Rest, little Hyunsu, you are not forgotten

The case of the murder of Hyunsu Kim, known in the news as Madoc Hyunsu O'Callaghan, has drifted out of metropolitan Washington, DC news. The death of little Hyunsu, allegedly at the hands of his adoptive father, Brian O'Callaghan, triggered the kind of media storm the adoption community has seen far too many times: hot and vocal in the immediate days and weeks following the event, quieter as the months go by, and finally, radio silence. The adoption community has kept Hyunsu in its conversation, but even we have had little to talk about. The trial of Brian O'Callaghan, scheduled to start on October 3rd, will surely rekindle the outrage.

The adoptee community has been the most attentive to Hyunsu's memory. TRACK is following the case and posts as bits of news become available, and a Facebook group dedicated to Hyunsu's memory does the same. Several members of the group live in or close to Damascus, Maryland, the adoptive family's suburban DC town; one was able able to find Hyunsu's resting place and pay a visit. We were all appalled to see the state of little Hyunsu's grave six months after his death: bare and brown, with no evidence of visits or care.

I believe in the concept of innocence until guilt is proven. But I also believe in the evidence presented by the coroner's office that leave no doubt that Hyunsu suffered far more than a fall. It therefore rankles to know that his little body lies forgotten in what is foreign soil to him.

It rankled others in the group, too. And so, on a hot August day, a group of us came together in Damascus, Maryland to pay our respects and let Hyunsu know he was most definitely not forgotten.

I happened to arrive first, in spite of getting turned around several times in Damascus trying to find the cemetery. With time to spare, I walked through the little country burial ground to see who shares this earth with Hyunsu. The names spoke of western European, mostly Anglo, people. Some names were represented many times, demonstrating a multigenerational history in this place. There were married couples and singles, and far too many who had died too young. The feel of the place was America, such an odd place for a little boy just a few months here to rest.

The cemetery is on a slope, and Hyunsu's grave is in the very last row before a little access road that separates the main cemetery from a large meadow with a few newer graves. Where most of the graves were grassy, Hyunsu's was brown, the grass dry and untended. A vase with a few wilted flowers, a gift from a Korean adoptee who had visited earlier, was the only evidence that someone had been there at all. There is no stone, only the flat printed marker provided by the cemetery or funeral home.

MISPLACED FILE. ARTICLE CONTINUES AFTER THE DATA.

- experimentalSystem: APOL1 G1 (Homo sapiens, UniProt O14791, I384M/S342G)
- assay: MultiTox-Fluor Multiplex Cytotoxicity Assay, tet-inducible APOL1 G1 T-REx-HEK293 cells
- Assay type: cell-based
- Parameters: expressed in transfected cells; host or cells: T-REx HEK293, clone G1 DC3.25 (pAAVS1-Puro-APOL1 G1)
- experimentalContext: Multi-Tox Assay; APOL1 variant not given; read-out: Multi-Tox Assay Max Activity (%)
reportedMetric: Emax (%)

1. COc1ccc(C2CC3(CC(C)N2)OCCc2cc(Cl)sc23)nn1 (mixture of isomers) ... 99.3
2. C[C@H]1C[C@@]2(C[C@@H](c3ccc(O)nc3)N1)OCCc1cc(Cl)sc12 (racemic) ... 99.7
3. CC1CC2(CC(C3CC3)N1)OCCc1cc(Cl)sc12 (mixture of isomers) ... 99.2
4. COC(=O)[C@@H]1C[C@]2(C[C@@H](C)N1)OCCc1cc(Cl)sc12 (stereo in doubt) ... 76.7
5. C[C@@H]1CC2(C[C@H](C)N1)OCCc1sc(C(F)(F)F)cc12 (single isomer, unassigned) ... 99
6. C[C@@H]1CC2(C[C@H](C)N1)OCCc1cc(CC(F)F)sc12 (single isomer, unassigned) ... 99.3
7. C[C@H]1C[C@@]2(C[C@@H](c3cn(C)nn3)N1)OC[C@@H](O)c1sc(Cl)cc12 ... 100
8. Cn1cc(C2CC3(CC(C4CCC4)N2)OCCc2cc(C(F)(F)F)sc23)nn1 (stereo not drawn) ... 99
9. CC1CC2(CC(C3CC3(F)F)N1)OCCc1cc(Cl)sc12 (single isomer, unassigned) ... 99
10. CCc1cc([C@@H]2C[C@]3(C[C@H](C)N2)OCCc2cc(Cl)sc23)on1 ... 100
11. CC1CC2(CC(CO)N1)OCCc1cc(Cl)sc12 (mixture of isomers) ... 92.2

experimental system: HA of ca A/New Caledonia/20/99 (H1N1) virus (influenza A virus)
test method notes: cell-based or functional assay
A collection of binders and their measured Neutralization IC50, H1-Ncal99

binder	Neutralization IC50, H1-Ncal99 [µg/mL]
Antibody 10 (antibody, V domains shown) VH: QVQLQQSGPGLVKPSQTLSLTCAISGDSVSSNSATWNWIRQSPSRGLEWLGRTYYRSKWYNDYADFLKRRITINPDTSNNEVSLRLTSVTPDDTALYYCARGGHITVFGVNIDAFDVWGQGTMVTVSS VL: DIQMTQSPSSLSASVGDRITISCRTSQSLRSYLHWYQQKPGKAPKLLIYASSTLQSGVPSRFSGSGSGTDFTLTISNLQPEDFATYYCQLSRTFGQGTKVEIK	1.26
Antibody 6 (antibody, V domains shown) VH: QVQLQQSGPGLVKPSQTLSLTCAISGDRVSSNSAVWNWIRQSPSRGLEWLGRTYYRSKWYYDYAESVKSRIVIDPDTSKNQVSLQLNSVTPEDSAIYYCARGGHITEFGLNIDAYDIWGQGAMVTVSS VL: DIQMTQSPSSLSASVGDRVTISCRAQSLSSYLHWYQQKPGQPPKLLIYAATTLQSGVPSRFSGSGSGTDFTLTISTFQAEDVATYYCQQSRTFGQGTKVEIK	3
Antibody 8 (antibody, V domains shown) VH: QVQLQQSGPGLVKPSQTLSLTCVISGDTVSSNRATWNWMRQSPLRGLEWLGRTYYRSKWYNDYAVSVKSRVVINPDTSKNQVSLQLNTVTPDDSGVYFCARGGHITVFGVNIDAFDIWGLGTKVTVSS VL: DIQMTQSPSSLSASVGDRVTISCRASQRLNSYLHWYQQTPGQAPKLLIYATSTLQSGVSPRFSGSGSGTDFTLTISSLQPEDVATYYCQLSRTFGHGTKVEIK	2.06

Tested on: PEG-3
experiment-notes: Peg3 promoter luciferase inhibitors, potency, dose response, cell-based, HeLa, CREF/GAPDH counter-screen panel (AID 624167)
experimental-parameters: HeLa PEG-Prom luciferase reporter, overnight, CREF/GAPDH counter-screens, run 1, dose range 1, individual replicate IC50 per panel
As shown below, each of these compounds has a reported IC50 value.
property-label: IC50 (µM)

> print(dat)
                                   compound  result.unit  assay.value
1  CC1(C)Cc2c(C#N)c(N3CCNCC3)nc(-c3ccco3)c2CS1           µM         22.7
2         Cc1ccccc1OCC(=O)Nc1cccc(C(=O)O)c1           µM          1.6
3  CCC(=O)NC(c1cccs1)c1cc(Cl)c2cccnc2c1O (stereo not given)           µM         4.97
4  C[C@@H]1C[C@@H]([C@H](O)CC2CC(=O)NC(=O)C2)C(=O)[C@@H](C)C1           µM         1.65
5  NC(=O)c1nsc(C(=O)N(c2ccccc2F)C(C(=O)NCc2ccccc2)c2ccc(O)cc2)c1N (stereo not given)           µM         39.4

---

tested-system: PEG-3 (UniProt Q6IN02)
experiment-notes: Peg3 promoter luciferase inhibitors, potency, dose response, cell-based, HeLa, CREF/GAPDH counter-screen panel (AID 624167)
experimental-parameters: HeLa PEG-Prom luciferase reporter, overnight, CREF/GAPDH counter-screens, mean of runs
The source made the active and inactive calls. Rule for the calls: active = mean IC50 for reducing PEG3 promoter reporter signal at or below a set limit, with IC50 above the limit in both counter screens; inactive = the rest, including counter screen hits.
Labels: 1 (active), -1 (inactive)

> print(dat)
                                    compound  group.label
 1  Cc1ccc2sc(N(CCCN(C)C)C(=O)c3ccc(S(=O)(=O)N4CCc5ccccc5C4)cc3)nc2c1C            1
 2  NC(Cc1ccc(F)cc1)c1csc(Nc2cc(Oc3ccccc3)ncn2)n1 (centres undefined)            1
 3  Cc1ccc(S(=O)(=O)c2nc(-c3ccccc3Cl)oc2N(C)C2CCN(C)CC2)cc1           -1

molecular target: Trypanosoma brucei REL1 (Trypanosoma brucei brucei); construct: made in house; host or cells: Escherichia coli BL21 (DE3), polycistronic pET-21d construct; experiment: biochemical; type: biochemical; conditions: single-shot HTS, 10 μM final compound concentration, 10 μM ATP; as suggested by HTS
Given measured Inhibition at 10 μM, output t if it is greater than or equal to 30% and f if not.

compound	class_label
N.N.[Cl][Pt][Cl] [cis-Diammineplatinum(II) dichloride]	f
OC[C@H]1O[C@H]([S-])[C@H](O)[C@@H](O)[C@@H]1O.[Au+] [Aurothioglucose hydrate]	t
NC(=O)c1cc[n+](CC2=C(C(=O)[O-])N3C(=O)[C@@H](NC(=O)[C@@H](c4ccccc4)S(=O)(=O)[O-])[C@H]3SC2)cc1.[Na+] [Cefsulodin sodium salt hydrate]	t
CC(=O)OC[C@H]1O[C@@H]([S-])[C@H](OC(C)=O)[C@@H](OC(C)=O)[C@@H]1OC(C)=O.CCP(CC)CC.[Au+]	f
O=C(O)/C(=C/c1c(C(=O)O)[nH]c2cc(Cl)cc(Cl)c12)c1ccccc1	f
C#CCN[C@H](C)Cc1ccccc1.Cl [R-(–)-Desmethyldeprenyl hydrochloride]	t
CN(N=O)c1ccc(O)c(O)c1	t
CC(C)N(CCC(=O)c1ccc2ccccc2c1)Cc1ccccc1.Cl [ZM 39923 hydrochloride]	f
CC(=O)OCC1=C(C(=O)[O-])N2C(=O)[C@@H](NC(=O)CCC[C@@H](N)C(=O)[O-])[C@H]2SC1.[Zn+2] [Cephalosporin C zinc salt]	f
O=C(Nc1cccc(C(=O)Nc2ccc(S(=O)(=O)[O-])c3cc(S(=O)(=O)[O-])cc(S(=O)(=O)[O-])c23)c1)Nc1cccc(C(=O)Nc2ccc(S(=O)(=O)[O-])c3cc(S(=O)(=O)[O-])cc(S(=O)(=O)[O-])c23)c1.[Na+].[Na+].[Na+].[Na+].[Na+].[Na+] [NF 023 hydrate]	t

In the time before the rest of the group arrived, I said my prayers for Hyunsu: Eternal rest grant unto him, O Lord, and may perpetual light shine upon him. May he rest in peace ..." But it was hard to bring peace to the sad little grave. It is simply too disturbing to imagine a child as young as Hyunsu lying there, broken as he was. But I prayed all the same.

The rest of the group, adoptees and another adoptive parent, joined shortly after, and we first set about clearing the grave. We placed a photo of Hyunsu at the head and surrounded it with flowers and stuffed animals and a little Pororo to match the one on his t-shirt. The emotion was palpable, although we weren't crying at that point. I think we were all a little angry at the state of the grave, but showed our anger in silence.

The ceremony that followed was simple and beautiful. In the reading of a memorial, music, the lighting of candles and placing of beautiful chongi chopki hearts with the names of attendees present physically and in spirit, we all remembered Hyunsu. A special candle was lit in honor of Hyunsu's mother and placed near his own. There was song. And there were tears.

At the end of the memorial, one very organized attendee placed all of the paper hearts in a plastic box she had brought for the purpose, along with a note asking that it be left there in memory of Hyunsu. The box was big enough to hold the stuffed animals, so we put them in as well.

We talked a little longer, all voicing the hope that our memorial, and in particular Hyunsu's picture and the box of hearts and toys, would stay with him for at least a little while, and would then be taken somewhere and saved as tributes from a community that hasn't forgotten. We talked, too, about a headstone for Hyunsu. It's hard to say why there isn't one there; I am not actually positive that Hyunsu's adoption was finalized and am therefore not sure the adoptive family would have been allowed to purchase one. There's some research being done on this, in the hope that - if it is allowed - the community can buy a stone to honor him.

I actually wish for something different. I wish that Hyunsu could return to Korea, and sleep among his people. The land that gave him life didn't meet his needs, but the country that should have welcomed him did worse. It just seems wrong to me that he is in this suburban Maryland community, where his grave will only bring curiosity, for his name or for his story, depending on whether or not visitors to the cemetery know it or not.

It's not likely that he will move, though, so while he is here we will continue to honor him. Sooner or later there will be a stone, because the Korean adoption community will make it happen, one way or another. He will be visited by those of us who can come.

Hyunsu will not be forgotten. I pray that justice will be done for him, so he can rest in peace.



Suz Bednarz said…
Oh gosh. This really made me cry. Bless all of you and bless Hyunsu.
Suzanne said…
So sad. Rest in peace, Hyubsu.

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